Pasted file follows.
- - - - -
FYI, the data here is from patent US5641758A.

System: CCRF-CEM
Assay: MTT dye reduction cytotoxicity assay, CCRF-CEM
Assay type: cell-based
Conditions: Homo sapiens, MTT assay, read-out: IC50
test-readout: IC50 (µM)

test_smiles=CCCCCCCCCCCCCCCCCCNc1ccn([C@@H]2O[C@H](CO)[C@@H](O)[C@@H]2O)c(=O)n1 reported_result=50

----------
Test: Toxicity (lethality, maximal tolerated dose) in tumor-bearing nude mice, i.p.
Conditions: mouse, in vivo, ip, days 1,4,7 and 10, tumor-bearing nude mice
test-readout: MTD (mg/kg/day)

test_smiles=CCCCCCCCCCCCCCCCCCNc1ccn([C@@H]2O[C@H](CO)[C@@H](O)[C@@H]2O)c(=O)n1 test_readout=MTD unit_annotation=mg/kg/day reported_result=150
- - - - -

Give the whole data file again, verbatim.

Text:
FYI, the data here is from patent US5641758A.

System: CCRF-CEM
Assay: MTT dye reduction cytotoxicity assay, CCRF-CEM
Assay type: cell-based
Conditions: Homo sapiens, MTT assay, read-out: IC50
test-readout: IC50 (µM)

test_smiles=CCCCCCCCCCCCCCCCCCNc1ccn([C@@H]2O[C@H](CO)[C@@H](O)[C@@H]2O)c(=O)n1 reported_result=50

----------
Test: Toxicity (lethality, maximal tolerated dose) in tumor-bearing nude mice, i.p.
Conditions: mouse, in vivo, ip, days 1,4,7 and 10, tumor-bearing nude mice
test-readout: MTD (mg/kg/day)

test_smiles=CCCCCCCCCCCCCCCCCCNc1ccn([C@@H]2O[C@H](CO)[C@@H](O)[C@@H]2O)c(=O)n1 test_readout=MTD unit_annotation=mg/kg/day reported_result=150